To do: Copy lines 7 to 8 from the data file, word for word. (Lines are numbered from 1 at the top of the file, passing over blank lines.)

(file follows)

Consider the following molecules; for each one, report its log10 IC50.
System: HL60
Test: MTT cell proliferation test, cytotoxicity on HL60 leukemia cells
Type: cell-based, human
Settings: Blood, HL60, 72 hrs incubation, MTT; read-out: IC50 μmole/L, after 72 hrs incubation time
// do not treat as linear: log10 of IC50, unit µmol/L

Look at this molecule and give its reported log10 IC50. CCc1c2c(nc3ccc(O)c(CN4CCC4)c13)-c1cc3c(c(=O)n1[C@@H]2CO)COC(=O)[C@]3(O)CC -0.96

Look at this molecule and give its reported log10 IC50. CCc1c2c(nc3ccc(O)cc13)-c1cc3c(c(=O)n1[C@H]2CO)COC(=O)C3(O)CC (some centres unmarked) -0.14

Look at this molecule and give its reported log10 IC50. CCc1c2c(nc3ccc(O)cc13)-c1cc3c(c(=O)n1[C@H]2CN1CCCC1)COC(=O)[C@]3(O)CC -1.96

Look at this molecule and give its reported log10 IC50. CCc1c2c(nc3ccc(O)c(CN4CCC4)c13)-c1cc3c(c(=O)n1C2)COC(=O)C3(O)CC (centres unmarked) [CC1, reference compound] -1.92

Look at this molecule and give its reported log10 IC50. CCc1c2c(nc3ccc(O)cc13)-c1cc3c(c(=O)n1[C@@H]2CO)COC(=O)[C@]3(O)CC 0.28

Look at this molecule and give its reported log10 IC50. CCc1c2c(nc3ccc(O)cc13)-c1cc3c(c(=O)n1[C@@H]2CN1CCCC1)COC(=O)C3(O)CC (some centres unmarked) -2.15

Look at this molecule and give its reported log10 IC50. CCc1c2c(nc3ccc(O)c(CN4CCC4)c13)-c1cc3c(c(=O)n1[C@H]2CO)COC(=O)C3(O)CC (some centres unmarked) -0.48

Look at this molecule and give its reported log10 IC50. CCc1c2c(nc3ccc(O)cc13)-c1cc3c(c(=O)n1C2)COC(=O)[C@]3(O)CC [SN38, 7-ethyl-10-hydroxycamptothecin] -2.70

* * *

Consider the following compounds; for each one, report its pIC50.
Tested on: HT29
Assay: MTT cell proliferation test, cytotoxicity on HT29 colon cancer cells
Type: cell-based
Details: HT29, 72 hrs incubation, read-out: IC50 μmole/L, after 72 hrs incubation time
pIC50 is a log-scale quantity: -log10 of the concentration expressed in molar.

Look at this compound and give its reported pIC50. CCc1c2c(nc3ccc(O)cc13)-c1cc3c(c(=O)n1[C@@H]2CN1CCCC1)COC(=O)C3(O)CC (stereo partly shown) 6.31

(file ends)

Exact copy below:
Look at this molecule and give its reported log10 IC50. CCc1c2c(nc3ccc(O)c(CN4CCC4)c13)-c1cc3c(c(=O)n1[C@@H]2CO)COC(=O)[C@]3(O)CC -0.96

Look at this molecule and give its reported log10 IC50. CCc1c2c(nc3ccc(O)cc13)-c1cc3c(c(=O)n1[C@H]2CO)COC(=O)C3(O)CC (some centres unmarked) -0.14